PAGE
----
One of the foundational Lean tools is QCO (quick changeover), which is also sometimes referred to as SMED (single minute exchange of die). SMED includes a set of techniques that make it possible to perform equipment set-up and changeover operations in less than 10 minutes. Not every changeover can be completed in this amount of time. However, any operation would benefit from using this Lean tool if there is a requirement for:
a change in “lot” types
a process or set-up change
For this discussion, I will use the term QCO as being interchangeable with SMED. Most of the time, the opportunity for implementing QCO in a process is driven by the need for greater flexibility, quicker delivery, better quality, or higher productivity. These are indeed significant benefits that are realized – because this approach identifies and removes some of the eight sources of waste. But there is an equally significant benefit to assessing a process and implementing QCO: the resulting process changes often make setups simpler & easier – and therefore faster and safer. The following case studies demonstrate how using QCO principles can lead to work which is not only completed in less time, but is also safer.Continue Reading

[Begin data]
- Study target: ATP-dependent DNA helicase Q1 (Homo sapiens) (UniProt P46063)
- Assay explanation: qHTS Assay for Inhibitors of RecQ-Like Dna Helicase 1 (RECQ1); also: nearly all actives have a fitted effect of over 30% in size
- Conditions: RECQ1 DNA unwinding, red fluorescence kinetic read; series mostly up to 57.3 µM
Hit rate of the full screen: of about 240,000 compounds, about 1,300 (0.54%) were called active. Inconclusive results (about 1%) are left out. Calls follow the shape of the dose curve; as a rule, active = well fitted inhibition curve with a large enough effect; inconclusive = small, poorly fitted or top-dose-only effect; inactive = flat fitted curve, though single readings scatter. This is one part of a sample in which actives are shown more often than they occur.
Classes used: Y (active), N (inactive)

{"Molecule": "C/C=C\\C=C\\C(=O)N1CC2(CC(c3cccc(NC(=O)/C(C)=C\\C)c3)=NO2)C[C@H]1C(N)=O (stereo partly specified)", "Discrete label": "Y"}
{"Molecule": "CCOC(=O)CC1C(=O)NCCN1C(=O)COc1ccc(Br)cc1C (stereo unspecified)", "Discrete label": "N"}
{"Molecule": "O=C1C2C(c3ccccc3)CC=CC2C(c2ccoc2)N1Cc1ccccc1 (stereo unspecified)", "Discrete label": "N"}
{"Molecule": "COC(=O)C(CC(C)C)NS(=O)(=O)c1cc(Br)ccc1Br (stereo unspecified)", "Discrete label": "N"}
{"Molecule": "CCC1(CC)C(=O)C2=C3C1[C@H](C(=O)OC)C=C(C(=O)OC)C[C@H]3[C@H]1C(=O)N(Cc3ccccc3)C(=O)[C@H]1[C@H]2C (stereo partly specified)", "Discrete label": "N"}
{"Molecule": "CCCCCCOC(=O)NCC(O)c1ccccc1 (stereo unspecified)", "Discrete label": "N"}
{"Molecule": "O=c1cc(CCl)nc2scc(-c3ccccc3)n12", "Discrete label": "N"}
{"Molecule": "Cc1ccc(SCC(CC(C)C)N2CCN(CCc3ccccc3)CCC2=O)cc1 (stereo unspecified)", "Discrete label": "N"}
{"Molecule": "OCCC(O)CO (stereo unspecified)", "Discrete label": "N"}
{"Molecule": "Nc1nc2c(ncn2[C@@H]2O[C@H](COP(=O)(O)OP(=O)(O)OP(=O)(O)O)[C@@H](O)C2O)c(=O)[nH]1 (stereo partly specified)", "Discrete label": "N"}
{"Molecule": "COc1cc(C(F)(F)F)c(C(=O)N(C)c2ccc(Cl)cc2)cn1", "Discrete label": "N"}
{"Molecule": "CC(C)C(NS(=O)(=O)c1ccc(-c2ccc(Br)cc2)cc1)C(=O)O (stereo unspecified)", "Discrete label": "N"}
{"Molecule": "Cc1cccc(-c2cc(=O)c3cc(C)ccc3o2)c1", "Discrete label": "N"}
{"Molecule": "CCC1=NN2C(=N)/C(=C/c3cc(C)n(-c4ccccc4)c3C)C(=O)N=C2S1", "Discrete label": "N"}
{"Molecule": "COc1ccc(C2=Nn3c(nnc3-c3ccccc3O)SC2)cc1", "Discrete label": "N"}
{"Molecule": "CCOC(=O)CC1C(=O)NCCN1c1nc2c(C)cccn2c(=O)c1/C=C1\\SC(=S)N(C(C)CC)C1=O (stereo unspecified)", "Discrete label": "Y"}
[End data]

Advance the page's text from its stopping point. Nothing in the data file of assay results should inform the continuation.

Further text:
Years ago, I moved to a community in a different state for a new job. While driving to work on the first day, I was involved in a number of near-miss automobile accidents. Let me describe a risky driving behavior, which I quickly learned was “the way we drive around here”.
Drivers approached an intersection with a traffic light. The green light turned to yellow. As expected, one or two cars entered the intersection while the light was still yellow. But what I observed next surprised me. After the light turned red, the next three drivers continued through the intersection. Remarkably, the cars in the opposing lanes (who had a green light) paused for 3 or 4 seconds for the red light violators to clear, then drove through the intersection. When the light turned red for opposing lanes of traffic, the same behavior repeated. The unspoken norm was that a “red light” meant that 3 more cars were allowed to pass through the intersection….the 4th car should stop. The amazing thing to me was that somehow everyone knew that this was the rule. At first, I thought this was an isolated incident. As I soon discovered, this happened at every intersection.